What is Norco Addiction?
Norco is the brand name of a prescription painkiller, containing hydrocodone and acetaminophen, that is used to treat moderate to severe pain. Since Norco is an opiate pain reliever, it carries a high risk of dependence and addiction. You can also find this drug under the brand names Lortab and Vicodin.
In normal doses, Norco can cause the user to feel euphoria, with larger doses producing a high. When someone stops taking Norco, their brain will crave the euphoric feeling again, leading to drug cravings, and withdrawal symptoms. As tolerance builds for this painkiller, higher doses are required to receive the same effects, often leading to dependence and addiction.
Long-term abuse of Norco can lead to both physical and psychological dependence. Often users will experience symptoms similar to anxiety and depression when they are unable to get their next dosage.
Risks of Norco Addiction
In the United States, opioids caused over 64,000 overdose deaths in 2016. Because of the severe impact prescription opioids, such as Norco, can have on the population, the DEA recently pledged to reduce the prescription opioid supply by twenty percent in 2018.
When used without a prescription, or in a different dosage than prescribed, Norco can cause an overdose.
If you see someone exhibiting the following signs, call emergency services immediately:
- Difficulty breathing
- Slowed heart rate
- Slowed movements
- Extreme fatigue
- Gurgling or choking sounds
- Loss of consciousness
Often during an overdose, users will lose consciousness and appear to be sleeping. If you know they are using, it is important to intervene as soon as possible, so medical experts can prevent serious injury or death.
Long-term Norco abuse can also cause heart problems, and liver damage, that will require immediate intervention.
Side Effects of Norco Addiction
In addition to its risk of overdose, Norco abuse can also cause respiratory depression, resulting in the body to get less oxygen than it requires, which can lead to seizures and other severe health problems.
Other side effects of Norco abuse can include:
- Reduced pain
- Coordination problems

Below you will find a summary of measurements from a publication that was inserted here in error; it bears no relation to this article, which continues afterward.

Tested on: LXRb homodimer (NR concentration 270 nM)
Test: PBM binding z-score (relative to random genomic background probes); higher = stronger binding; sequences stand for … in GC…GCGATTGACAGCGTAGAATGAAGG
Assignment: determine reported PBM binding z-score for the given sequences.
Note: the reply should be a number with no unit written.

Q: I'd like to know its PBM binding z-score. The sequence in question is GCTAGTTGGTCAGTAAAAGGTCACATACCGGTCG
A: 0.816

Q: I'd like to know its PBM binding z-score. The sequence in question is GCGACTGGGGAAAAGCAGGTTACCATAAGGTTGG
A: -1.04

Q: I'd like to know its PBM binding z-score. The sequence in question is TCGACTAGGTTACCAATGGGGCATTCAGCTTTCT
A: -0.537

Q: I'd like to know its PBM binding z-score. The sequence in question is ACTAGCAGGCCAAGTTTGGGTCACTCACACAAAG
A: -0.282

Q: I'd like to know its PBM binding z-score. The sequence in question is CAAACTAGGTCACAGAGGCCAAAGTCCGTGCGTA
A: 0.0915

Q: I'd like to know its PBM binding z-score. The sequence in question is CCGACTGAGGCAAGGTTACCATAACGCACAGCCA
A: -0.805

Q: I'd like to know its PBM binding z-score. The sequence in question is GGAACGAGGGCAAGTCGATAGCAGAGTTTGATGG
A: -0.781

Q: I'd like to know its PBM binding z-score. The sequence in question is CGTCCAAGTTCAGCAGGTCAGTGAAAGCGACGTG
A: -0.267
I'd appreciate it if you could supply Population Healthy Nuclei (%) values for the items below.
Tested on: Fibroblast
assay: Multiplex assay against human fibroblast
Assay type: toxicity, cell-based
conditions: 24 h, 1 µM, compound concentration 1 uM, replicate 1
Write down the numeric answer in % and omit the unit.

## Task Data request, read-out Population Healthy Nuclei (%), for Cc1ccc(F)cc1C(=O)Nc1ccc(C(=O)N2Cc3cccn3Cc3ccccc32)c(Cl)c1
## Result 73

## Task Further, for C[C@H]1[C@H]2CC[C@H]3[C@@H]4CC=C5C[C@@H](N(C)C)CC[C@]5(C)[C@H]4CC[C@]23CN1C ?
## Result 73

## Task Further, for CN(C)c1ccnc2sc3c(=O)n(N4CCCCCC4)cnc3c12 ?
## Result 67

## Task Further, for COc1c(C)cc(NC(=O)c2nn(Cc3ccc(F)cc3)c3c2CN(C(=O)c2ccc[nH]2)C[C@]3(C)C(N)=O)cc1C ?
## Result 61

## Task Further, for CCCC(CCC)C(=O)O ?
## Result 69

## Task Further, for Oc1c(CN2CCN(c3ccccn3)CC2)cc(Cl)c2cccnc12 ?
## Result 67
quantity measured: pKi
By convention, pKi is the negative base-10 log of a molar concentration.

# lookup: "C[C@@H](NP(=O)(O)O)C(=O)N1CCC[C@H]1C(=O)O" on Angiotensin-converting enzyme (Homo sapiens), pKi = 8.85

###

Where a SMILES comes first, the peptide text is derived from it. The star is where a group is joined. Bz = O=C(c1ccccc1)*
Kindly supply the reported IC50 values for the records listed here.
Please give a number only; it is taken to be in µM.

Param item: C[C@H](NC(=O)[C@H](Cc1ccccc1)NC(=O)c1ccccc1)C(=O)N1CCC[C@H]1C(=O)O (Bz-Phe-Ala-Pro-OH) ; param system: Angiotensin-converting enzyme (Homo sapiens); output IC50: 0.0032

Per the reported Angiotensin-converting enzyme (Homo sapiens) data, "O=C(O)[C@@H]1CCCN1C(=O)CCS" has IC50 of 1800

- Constricted pupils
- Constant headaches
- Anxiety and depression-related issues
A person who becomes addicted to this medication is more likely to experience mood disturbances, illness, and physical and psychological problems in general. Many will mix alcohol with Norco, making for a dangerous cocktail. This type of abuse makes the potential for overdose more likely, which can lead to severe respiratory depression and death.
Over half of all heroin addicts began by abusing prescription opioids such as Norco, Vicodin, or Lortab. Abuse of Norco should, therefore, be taken quite seriously, and treated as soon as possible.
Signs of Norco Addiction
Often people who abuse prescription drugs will exhibit drug-seeking behavior. Users will prioritize getting the drug above all else, and will often partake in risky situations if there is a chance of getting their fix (e.g., stealing, faking prescriptions). They may try to visit different doctors to “shop” a prescription.
If you suspect someone is addicted to Norco, look for the following signs:
- Secretive behavior
- Job loss
- Financial issues
- Changing social circles
- Problems in relationships
- Hearing loss
- Slowed heart rate
- Constant confusion
- Mood swings
What to do if Someone You Love is Abusing Norco?
If you or a loved one were prescribed Norco for pain management, but have developed a tolerance to the drug, it is important you speak with your doctor about your dosage. There are alternative ways to manage pain, especially chronic pain, that are safer than prescription opioids like Norco. As soon as you start taking more Norco than prescribed, you may have a problem with addiction.
Speak to an addiction specialist to find out about treatment options, or talk to your doctor about alternative treatments. If you are unable to stop, or experience withdrawal symptoms when you attempt to limit your dosage, you should seek help at an inpatient treatment facility immediately.
Treatment Options Available for Norco Addiction
Medication-assisted treatment is available at inpatient and outpatient rehab clinics. Many opioids cause severe withdrawal symptoms to occur, which makes tapering off the drug a better strategy for most Norco addicts. Tapering allows dosage to be lowered of Norco and exchanged with a safer, less addictive alternative such as Naltrexone, Buprenorphine, or Methadone.
Therapies are also available at inpatient rehab facilities. When you book a treatment, you can inquire about cognitive-behavioral therapies, group therapies, and co-occurring disorder treatments available at that location.